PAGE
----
Leaked emails between Sony executives revealed that Lawrence was originally set to receive five per cent of box office takings, while Amy Adams would receive seven. All the male actors – Bradley Cooper, Jeremy Renner and Christian Bale – were to receive nine per cent.“When the Sony hack happened and I found out how much less I was being paid than the lucky people with d**ks, I didn’t get mad at Sony,” Lawrence wrote in a Lenny newsletter. “I got mad at myself.” Although Lawrence does not cite the American Hustle title in her essay, it is obviously clear which movie she is referring to. She mentioned that her male co-stars “all fought and succeeded in negotiating powerful deals for themselves,” while she failed as a negotiator because she gave up early. She said: “I would be lying if I didn’t say there was an element of wanting to be liked that influenced my decision to close the deal without a real fight. I didn’t want to seem ‘difficult’ or ‘spoiled’. At the time, that seemed like a fine idea, until I saw the payroll on the Internet and realised every man I was working with definitely didn’t worry about being perceived as such. I’m sure they were commended for being fierce and tactical. “This could be a young-person thing. It could be a personality thing. I’m sure it’s both. But this is an element of my personality that I’ve been working against for years, and based on the statistics, I don’t think I’m the only woman with this issue. Are we socially conditioned to behave this way? We’ve only been able to vote for what, 90 years? Could there still be a lingering habit of trying to express our opinions in a certain way that doesn’t ‘offend’ or ‘scare’ men?” Read more about the gender pay gap:
- David Cameron will force companies with 250 employees to reveal data on gender pay gap
- Women have little faith the gender pay gap will be closed
- UK unveiled as most unequal rich nation in the world
When it comes to taking action like Miller, Charlize Theron may not have walked out on a project, but she demanded equal pay to Chris Hemsworth for having done Snow White and the Huntsman. And she got it! Of course, she was in a solid negotiating position given that The Huntsman – a prequel to Snow White and the Huntsman – couldn’t have gone on without her. However, Theron’s acting credentials should have easily justified a higher salary. “I have to give them credit because once I asked, they said yes,” she said. “They did not fight it. And maybe that’s the message: that we just need to put our foot down. This is a good time for us to bring this to a place of fairness, and girls need to know that being a feminist is a good thing. It doesn’t mean that you hate men. It means equal rights. If you’re doing the same job, you should be compensated and treated in the same way. “When I found out what Lawrence and Adams were being paid on a set with guy actors who are their counterparts, it pissed me off! They’re just as good as any of the guys in the movie.”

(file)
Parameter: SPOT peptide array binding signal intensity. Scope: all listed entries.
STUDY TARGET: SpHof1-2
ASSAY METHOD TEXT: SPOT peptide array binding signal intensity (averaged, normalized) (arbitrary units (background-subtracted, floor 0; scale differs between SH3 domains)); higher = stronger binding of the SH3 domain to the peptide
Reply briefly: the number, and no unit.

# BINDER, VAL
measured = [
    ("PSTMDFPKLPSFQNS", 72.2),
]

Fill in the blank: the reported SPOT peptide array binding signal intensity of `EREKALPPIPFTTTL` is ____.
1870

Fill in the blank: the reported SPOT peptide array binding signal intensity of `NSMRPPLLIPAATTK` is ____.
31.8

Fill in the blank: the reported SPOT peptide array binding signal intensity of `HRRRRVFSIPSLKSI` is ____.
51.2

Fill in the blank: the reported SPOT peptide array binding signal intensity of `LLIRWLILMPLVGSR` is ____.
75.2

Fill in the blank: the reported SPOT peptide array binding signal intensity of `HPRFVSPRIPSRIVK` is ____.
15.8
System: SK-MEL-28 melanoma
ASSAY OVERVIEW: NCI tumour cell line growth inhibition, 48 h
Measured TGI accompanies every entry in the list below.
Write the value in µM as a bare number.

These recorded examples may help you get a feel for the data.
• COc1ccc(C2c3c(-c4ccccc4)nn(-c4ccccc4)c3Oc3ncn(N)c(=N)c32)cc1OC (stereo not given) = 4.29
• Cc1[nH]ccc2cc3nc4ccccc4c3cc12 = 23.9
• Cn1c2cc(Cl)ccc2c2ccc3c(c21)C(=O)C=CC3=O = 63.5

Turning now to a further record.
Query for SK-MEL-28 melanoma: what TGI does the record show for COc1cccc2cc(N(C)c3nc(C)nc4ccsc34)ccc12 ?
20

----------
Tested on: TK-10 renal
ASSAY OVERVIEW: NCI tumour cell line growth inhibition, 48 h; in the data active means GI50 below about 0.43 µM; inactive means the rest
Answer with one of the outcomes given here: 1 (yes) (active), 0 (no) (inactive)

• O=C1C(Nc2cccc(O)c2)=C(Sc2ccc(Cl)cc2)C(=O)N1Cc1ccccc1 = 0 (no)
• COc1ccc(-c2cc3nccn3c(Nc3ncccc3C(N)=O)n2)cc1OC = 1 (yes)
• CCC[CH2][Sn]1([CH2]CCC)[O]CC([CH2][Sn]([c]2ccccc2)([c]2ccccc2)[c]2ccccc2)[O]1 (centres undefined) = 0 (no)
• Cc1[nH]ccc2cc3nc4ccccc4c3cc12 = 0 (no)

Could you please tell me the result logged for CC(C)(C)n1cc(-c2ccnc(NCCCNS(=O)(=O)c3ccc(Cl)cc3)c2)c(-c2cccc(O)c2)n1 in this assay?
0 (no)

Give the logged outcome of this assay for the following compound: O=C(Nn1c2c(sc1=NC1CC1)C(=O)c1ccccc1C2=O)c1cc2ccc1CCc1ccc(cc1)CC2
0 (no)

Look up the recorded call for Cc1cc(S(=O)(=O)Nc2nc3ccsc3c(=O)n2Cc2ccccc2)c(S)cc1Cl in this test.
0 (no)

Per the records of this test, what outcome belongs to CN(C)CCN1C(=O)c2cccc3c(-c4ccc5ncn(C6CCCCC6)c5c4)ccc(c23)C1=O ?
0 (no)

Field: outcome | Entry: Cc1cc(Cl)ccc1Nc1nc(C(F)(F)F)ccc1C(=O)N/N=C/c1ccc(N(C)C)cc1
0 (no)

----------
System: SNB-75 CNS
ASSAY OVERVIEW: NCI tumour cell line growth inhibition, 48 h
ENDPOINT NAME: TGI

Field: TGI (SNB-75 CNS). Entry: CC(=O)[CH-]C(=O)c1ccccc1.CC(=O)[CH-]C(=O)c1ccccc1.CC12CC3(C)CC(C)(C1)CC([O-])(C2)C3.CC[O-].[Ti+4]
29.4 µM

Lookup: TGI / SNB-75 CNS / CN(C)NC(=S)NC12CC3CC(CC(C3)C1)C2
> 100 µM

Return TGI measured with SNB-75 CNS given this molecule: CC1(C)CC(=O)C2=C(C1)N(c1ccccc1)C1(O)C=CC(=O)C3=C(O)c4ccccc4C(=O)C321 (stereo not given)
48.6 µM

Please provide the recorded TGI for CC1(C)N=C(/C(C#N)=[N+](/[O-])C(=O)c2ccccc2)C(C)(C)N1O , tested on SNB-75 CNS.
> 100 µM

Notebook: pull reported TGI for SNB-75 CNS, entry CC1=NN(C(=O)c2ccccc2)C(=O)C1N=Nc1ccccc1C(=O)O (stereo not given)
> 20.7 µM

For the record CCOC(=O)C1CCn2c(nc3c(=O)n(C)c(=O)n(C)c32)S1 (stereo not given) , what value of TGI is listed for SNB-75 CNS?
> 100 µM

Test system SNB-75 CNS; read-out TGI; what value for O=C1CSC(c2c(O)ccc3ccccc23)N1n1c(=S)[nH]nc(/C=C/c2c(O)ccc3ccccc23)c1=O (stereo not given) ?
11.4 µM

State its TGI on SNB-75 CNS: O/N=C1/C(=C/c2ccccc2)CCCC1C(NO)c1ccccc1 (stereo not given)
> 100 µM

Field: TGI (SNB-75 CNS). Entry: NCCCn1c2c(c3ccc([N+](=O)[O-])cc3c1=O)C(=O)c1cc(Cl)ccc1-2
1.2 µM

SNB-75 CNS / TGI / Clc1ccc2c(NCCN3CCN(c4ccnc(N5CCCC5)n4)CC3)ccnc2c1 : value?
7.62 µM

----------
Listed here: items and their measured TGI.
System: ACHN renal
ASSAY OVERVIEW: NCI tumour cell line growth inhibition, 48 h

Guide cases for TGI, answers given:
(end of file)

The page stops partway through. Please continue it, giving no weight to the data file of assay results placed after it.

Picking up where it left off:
But Lawrence and Theron are not the only actresses to have openly discussed the pay differences between the sexes. Gwyneth Paltrow told Variety, “It can be painful. Your salary is a way to quantify what you’re worth. If men are being paid a lot more for doing the same thing, it feels shi**y.” She played Pepper Potts in the Iron Man films, alongside Robert Downey Jr, and although she claimed that his role was more crucial than hers, she wasn’t comfortable with the discrepancy between their remunerations. “Look, nobody is worth the money that Robert Downey Jr is worth,” she said, “but if I told you the disparity, you would probably be surprised.” Paltrow is the 12th highest-paid actress in the world, earning $9m (£5.85m), while Downey Jr – the highest-paid actor – made $80m (£52.02m). In comparison, Lawrence, who was the highest-paid actress, made $52m (£33.81m).
And then there’s Ted 2’s Amanda Seyfried, who revealed that on an unnamed film she earned just ten per cent of what her male co-star received. She said: “A few years ago, on one of my big-budget films, I found I was being paid ten per cent of what my male co-star was getting, and we were pretty even in status. I think people think that just because I’m easy-going and game to do things I’ll just take as little as they offer.” Seyfried added that female actors in Hollywood “have to decide if [they’re] willing to walk away from something”. The actress claimed that before each role, she would weigh up what it’ll do for both her reputation and her career long-term. If it doesn’t fit with her plan then she’s not afraid to turn it down. “It’s not about how much you get, it’s about how fair it is,” she said. Read on to find out the opinions of Anne Hathaway, Natalie Portman, Emily Blunt and Meryl Streep. By Shané Schutte
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